Started 32 years ago, pioneer addiction treatment center Gateway to Prevention and Recovery held its annual meeting this week, packing in more than 150 attendees.

Started 32 years ago, pioneer addiction treatment center Gateway to Prevention and Recovery held its annual meeting this week, packing in more than 150 attendees.

Proving itself still to be a leader in clinical treatment for substance abuse, as well as prevention, the nonprofit continues to grow, offering services across the state with its staff of now more than 50 employees.

Gateway Director of Prevention Jon Greenwood said the work the group does, whether it's on the clinical side or the prevention side, could not be done without community.

“When I started at Gateway 19 years ago, I had three staff,” he said. “We are now up to 16 staff — covering six counties — dealing with issues of suicide, opioid prevention, marijuana prevention, alcohol prevention and health and wellness.”

He said all of those issues fall under the umbrella of health.

“If we can ever get the idea of substance abuse as a health issue, it will change drastically,” he said. “Our goal is to get substance abuse recognized as a health issue.”

Greenwood said most know somebody or has a relationship with someone struggling with some sort of addiction or mental health issue.

“What's sad is we feel like we have to whisper about it,” he said. “We feel like we have to keep it quiet.”

He said people don't think twice about supporting other health issues like cancer or diabetes.

Coweta Little shared her experience with substance abuse and its consequences, which led her to make the call to get help from Gateway.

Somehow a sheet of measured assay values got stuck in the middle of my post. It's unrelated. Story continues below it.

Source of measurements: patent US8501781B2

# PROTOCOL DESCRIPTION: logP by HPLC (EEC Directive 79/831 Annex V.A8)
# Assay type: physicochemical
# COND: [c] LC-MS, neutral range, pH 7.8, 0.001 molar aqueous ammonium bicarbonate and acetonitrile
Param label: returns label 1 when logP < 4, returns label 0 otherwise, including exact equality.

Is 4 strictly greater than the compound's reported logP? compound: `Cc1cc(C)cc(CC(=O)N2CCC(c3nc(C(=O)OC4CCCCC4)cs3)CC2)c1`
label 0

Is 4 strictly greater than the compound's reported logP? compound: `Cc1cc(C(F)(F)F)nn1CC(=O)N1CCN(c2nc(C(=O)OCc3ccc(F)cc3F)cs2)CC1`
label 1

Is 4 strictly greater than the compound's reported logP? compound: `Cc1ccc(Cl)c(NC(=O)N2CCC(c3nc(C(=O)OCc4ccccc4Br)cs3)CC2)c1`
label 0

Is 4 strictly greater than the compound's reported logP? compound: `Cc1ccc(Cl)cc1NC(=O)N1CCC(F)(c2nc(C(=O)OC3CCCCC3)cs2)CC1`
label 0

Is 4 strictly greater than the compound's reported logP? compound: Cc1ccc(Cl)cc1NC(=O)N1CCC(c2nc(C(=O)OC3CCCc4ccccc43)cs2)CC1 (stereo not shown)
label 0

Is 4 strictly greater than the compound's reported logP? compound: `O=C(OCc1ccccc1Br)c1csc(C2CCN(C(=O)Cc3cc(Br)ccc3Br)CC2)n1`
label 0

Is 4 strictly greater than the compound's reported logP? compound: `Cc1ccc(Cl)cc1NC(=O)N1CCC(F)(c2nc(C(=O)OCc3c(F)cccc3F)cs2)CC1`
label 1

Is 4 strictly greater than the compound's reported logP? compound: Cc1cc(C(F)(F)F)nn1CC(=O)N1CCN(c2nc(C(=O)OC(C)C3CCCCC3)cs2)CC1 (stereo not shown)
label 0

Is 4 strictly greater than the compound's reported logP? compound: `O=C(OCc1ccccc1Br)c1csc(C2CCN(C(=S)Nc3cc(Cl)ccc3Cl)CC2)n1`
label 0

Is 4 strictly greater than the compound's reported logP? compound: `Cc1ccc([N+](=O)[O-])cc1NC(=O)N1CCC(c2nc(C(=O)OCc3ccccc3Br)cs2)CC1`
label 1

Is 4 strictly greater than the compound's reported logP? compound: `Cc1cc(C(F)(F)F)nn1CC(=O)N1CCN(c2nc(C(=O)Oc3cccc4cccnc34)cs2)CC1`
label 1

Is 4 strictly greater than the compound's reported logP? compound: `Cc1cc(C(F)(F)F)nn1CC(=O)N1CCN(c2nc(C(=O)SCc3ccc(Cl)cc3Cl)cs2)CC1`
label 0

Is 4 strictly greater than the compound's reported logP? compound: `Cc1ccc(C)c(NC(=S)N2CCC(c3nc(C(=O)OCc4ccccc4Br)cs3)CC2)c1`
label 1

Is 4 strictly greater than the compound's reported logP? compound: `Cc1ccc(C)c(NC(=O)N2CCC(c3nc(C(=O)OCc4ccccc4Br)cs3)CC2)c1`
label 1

She said she remembered three things that stuck out to her at her first Gateway meeting: get a higher power; one day at a time; and just don't use (substance abuse) no matter what.

“These people sitting around were happy,” she said. “They were getting their kids back, I wanted that. I wanted it real bad; I was so lost.”

So she committed to the program.

“It changed my life,” she said.

Little is now in a leadership role as chair of Gateway's participant-led Community Service Team. She is helping others work the program, build positive relationships and stabilize their lives.

“I don't ever have to go back to that dark and lonely place I once was at,” she said.

Gateway history

According to the nonprofit's website, Gateway to Prevention & Recovery started as a group of local, concerned citizens coming together as a result of watching two Chemical People television specials in the 1980s. These citizens sustained a planning group in an effort to pave the way for addiction treatment services to be offered in their community. Gateway was initially named the DARE program of Shawnee. In 1985, DARE secured its 501c3 non-profit status; hired its first professional staff member; and received a foundation grant for operating capital. Through efforts from the board of directors, private donations, the Shawnee Noon Day Lion’s Club and United Way, funding was acquired to start providing addiction treatment services to the community.